Patience is a virtue, they say, although you could never tell it from watching a driver hit the speed dial on his cell phone while in the drive-through lane at McDonald’s.
If it is a virtue, it is one of those quaint, Victorian or medieval virtues, like chastity or temperance, that seem completely beside the point in our modern world.
When e-mail isn’t fast enough, we invent instant messaging.
Admit it: Haven’t you left something behind at Safeway because you just didn’t want to wait in the line?
Children cannot wait to be teenagers. Teenagers cannot wait to be adults. They are all in over their heads and don’t know it.
Adults cannot wait for the traffic light to change and gun their engines. They run up escalators and microwave their instant coffee.
If they could make their clocks run faster, they would.
And what do they gain by racing through the day?
A few moments to squeeze in something else too hectic to notice as it passes by.
It is our national impatience on each Election Day that we want to know the results before the ballots are actually counted. How has that worked out?
Don’t blame the media: It is our demand for instant results that drives the networks.
I don’t mean “the press,” for which “the media” is often used as a synonym but rather the actual mediums of communication: the television, the computer, the iPhone.
We live in two competing time realities. Media time rushes at the speed of the electrons that form it.
Our computers run at a speed clocked in gigahertz, and if tomorrow they run at terahertz, we’ll trade in our outdated desktop.
But underneath it, there is the time that there has always been: The solar time that is barely perceptible, plodding at the pace of starfish crossing undersea rocks.
In our media experience, everything flies by, helped by keyboard shortcuts.
It confuses us into thinking we live in a fast-paced world. But we don’t. We live in a slow-paced world that is chronicled by ever-faster media. A day still takes a full 24 hours to cycle.
Because so many of us work on computers and spend our leisure time watching video screens, it is easy to mistake the mediated world for the real one. We are social creatures, and the means we have created for communicating with each other can seem primary rather than derivative.
Our new gospel might read, “In the beginning was the flicker.”
The problem is that the faster we speed up our interaction with the world, as mediated by our technology, the less we are actually engaged with the world we live in. Instead, we are engaged with our iPhones, leaving our world to fend for itself.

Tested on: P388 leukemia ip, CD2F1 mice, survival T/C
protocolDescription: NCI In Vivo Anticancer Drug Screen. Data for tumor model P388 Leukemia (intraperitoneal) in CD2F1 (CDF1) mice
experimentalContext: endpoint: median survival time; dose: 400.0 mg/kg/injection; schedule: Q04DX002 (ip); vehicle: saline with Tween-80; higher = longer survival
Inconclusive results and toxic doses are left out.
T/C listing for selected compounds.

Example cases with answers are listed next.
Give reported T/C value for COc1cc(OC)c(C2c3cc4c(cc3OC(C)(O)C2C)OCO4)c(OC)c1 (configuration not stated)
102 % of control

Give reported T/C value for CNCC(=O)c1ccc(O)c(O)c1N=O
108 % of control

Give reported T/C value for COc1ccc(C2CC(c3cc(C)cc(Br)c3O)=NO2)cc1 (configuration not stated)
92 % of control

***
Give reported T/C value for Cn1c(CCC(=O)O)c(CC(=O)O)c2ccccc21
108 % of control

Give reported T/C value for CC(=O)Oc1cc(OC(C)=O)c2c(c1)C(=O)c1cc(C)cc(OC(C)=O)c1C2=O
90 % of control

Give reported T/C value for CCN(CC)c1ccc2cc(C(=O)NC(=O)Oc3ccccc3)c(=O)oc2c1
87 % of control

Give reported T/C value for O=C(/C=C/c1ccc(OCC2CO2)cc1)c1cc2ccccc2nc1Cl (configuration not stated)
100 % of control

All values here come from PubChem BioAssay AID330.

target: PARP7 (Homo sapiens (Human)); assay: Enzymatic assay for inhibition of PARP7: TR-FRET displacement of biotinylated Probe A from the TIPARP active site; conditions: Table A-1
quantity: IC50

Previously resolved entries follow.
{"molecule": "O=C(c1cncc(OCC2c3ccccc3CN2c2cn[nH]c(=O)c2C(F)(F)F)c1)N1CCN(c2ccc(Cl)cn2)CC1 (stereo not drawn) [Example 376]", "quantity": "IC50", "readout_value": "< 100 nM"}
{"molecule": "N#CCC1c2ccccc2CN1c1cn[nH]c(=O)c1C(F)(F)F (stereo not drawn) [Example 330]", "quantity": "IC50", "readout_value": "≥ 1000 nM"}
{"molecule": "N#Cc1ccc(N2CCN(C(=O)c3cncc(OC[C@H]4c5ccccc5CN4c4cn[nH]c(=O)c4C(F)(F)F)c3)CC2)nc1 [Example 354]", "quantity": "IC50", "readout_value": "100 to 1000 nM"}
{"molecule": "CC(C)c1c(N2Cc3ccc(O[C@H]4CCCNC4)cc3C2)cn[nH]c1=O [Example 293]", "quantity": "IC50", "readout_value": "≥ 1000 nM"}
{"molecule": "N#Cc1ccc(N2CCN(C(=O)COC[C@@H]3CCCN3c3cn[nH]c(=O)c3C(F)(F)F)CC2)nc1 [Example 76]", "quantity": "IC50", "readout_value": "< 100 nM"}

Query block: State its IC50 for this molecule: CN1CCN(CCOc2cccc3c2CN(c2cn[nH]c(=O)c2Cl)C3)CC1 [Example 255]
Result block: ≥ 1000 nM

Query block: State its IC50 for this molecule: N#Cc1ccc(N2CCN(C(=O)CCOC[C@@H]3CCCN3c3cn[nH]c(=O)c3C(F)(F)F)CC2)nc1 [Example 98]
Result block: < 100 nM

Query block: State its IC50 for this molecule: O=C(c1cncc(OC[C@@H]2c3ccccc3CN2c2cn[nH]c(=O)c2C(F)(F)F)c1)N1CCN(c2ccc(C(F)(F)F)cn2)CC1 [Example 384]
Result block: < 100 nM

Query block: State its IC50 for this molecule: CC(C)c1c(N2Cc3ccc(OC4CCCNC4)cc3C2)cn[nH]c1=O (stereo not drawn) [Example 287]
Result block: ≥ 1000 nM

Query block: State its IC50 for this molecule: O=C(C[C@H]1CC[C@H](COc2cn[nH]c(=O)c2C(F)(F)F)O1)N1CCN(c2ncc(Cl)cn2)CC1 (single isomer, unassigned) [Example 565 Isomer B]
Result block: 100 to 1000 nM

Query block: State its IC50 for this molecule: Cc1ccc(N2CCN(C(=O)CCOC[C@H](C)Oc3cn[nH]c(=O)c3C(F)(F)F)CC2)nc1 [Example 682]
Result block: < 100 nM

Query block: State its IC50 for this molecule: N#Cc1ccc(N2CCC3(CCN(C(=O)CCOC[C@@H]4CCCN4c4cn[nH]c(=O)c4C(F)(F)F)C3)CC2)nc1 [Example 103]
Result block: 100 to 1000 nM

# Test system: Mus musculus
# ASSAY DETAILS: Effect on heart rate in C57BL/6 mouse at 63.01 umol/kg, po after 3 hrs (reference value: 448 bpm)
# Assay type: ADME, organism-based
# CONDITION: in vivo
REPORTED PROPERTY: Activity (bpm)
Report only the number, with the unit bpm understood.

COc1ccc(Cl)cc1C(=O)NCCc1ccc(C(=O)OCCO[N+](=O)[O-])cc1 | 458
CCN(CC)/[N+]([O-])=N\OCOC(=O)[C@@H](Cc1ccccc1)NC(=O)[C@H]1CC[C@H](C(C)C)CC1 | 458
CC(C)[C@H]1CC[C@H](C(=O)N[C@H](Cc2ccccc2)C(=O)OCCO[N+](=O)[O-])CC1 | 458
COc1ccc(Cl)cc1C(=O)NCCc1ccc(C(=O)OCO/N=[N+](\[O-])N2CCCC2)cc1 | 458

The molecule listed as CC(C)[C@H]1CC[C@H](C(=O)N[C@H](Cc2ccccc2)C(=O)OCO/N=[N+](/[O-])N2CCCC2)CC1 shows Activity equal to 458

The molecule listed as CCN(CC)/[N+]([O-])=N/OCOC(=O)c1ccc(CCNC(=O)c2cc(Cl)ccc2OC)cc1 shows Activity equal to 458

This was brought home all the more forcefully the last time I went to the zoo.
We visited with a friend’s 8-year-old boy and watched as he paced from exhibit to exhibit, looked in for a maximum of 10 seconds and moved on to the next animal.
Trained by the Discovery Channel or Animal Planet, he expected instant animal action: The big cat should roar, the antelope should pronk. That is what they do on television, where all the “boring parts” are edited out.
The zoo, because it was there, in real time before his eyes, was a terrible disappointment. He hadn’t the patience to stand for a half-hour in front of the exhibit to see what animals actually do, as they sleep, scratch their furry behinds and tear the rinds off tangerines with their teeth.
The result wasn’t just boredom. It was a failure to identify with the animals, to scratch his bottom like the monkeys or to feel his own teeth in those tangerines. A failure of empathy.
What he sees on television are just pictures: information he can manipulate.
There is nothing human about it. It is experience as flat as the video monitor. But there in front of him at the zoo, if he had the patience to see it, is a 3-D world, one infinitely complex and fascinating. It contains not only unexpected behaviors, it contains sounds and — most pungently — smells that the iPad experience cannot deliver.
At such times, we can recognize that impatience is a vice. It blocks our understanding and our growth as humans. It diminishes the world and worse, shrinks our engagement with it.
The reverse is also true: The reason that patience is a virtue — and one worth cultivating even in the 21st century — is that it provides a chance to escape our egos.
It gives us the opportunity to empathize, at real time and with real beings, so that we may act morally and ethically.
Patience allows you to seep into the world and become part of it instead of just moving it efficiently from the in-box to the out-box, stamped by your momentary attention.
Instead of making life boring, patience makes it exciting and keeps us involved in it.